Friday, 28 January 2011

Monsieur 100 têtes - MeMo

Monsieur 100 Têtes by Ghislaine Herbéra, Editions MeMo, 2010

I already partly told you about this book here, it's the winner of the Prix Premier Album  obtained during the last Salon de Montreuil, debut book of the skillful Ghislaine Herbéra.

The making of this book, which is only apparently simple, unchains through the representation of Monsieur’s (the main character) moods. The narrative pretext, from which the psychological and cultural contents of the book derive, are built on the telling of an important day : Monsieur has a romantic encounter and he doesn't know which head to wear to cause sensation with his lady.

From that sort of magic cavern where he keeps his countless heads, Monsieur draws one head after the other, desperately looking for the perfect one. In a windmill of faces, we live all the different typical moods when the heart is in turmoil : shyness, frustration, anxiety, fear, joy, cheerfulness up to the happy ending.

Inuit Masks, Alaska

The text helps us understanding how easy it may be to pass from one mood to another: of how shyness can make us feel foolish and of how, when we feel foolish, we get hurt and anger grown uncontrolled and, when anger grows and we are able to do no matter what. After all, it's known, feelings master us despite our will.

The real brilliance and originality of this book, resides in the manner the author chose to represent those moods: in fact, the heads are masks coming from the whole world. (I do suspect that the masks might as well have been the starting point of the story but, for the moment, I have no evidence to demonstrate this). Amid others, there are masks pertaining to the theatrical and iconological inheritance of some countries: there's the Italian Comedy of Art, as well as the Kyōgen Theatre or the Nō Theatre (see cover image) from Japan, Ihamo Theatre from Tibet or the traditional mask used for the Dance of the Dead, during the Día de Muertos, in Mexico.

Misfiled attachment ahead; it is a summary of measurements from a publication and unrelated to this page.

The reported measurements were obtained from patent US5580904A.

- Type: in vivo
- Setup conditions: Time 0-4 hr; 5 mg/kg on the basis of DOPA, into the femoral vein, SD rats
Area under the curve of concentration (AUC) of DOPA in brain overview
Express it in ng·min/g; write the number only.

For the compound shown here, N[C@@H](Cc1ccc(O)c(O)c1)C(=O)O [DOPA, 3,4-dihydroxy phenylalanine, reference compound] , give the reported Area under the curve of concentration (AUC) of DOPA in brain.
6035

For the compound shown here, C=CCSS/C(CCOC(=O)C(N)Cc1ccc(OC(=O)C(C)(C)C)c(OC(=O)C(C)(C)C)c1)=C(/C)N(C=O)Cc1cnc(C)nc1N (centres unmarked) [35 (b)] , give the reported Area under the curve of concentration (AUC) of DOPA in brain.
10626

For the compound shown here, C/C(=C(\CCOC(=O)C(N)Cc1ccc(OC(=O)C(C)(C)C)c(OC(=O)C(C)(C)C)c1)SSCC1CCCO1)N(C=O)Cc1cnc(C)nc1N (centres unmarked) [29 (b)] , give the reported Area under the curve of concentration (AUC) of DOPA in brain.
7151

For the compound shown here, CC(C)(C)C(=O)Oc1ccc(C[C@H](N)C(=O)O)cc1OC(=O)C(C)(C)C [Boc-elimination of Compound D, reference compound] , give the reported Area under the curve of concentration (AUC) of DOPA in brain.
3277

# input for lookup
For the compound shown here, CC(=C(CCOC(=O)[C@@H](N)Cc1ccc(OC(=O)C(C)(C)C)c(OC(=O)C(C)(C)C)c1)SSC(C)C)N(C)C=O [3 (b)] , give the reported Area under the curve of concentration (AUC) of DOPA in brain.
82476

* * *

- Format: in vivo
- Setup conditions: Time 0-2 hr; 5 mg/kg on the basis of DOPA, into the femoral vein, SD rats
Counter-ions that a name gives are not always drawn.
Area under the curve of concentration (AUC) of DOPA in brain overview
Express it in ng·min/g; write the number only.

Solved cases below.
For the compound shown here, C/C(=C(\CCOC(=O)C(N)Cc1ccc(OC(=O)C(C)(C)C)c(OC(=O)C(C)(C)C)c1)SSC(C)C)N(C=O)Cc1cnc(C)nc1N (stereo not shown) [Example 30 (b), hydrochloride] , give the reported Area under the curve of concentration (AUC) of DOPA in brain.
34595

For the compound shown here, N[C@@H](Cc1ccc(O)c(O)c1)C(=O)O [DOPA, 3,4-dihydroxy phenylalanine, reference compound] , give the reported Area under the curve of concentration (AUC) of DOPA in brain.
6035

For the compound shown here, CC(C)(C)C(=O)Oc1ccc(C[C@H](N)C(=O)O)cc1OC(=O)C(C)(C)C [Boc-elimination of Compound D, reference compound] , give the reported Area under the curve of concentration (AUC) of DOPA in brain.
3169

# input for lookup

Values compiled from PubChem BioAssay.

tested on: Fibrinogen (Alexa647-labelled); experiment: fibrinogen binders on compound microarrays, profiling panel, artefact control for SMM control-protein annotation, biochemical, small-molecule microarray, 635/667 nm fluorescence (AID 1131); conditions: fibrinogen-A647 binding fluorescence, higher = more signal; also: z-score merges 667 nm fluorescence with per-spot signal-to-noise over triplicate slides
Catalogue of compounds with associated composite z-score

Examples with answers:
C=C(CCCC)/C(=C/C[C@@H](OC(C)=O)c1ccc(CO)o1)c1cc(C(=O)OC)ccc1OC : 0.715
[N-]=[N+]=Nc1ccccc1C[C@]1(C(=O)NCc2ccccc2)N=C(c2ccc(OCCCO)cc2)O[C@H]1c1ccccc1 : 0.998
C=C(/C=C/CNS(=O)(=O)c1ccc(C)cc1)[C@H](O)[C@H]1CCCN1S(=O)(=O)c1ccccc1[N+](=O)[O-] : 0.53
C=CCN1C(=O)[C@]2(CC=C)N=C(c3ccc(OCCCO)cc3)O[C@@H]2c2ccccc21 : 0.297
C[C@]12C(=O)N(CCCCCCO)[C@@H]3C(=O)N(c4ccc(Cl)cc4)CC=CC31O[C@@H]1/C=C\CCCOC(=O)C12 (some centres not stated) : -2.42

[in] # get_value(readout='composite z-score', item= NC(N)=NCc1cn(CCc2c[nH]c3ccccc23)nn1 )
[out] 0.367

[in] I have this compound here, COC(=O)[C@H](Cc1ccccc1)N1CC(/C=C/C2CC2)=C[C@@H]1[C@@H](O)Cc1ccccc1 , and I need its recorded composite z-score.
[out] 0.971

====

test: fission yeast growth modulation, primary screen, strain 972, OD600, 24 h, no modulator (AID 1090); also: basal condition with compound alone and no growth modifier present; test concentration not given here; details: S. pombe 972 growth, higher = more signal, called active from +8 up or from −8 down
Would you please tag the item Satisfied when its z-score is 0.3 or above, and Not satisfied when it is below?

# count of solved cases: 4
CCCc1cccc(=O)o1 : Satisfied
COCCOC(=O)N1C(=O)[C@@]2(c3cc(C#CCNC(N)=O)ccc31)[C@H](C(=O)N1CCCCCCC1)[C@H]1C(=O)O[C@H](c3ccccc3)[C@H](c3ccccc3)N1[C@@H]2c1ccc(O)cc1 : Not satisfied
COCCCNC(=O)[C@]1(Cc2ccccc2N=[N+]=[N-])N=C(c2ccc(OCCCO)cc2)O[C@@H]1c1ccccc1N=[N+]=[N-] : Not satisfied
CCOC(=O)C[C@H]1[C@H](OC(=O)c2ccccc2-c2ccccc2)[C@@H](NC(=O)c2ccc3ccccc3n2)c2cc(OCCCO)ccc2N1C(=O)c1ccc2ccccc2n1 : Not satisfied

The book therefore becomes a cultural pretext, a tool through which we can discover the more secluded sides of the countries represented, gaining substance and evidence in their masks : ancestral expression – passing from idols to carnival masks, from popular tradition to the more cultivated one of theatres – masks have always been a sort of mean for telling of aspects forbidden by prevailing cultures as well as emblem of fears and sacred, passage from human to sacred, object of rituals and representations. From more clearly tribal allegories to the more refined ones, the reader is allowed travel through the book and to appropriate a precious heritage of information.

Bwa, Burkina Faso                  -                  Bengale, India

Going back to the illustrations, what immediately struck me of this book was the intentional cleanness of the images : the only colours evidenced are those of the masks and, at times, of the boxes where they are contained according to representative needs. Every object  contained in the illustrations has a precise aim, for instance : if, by looking at the first table, you assume that the object placed above the door in Monsieur's room is a simple showy decoration, then you will be soundly disavowed because, that one as well, is a mask. Just like the one on the very last table (I'm not telling more for obvious reasons !).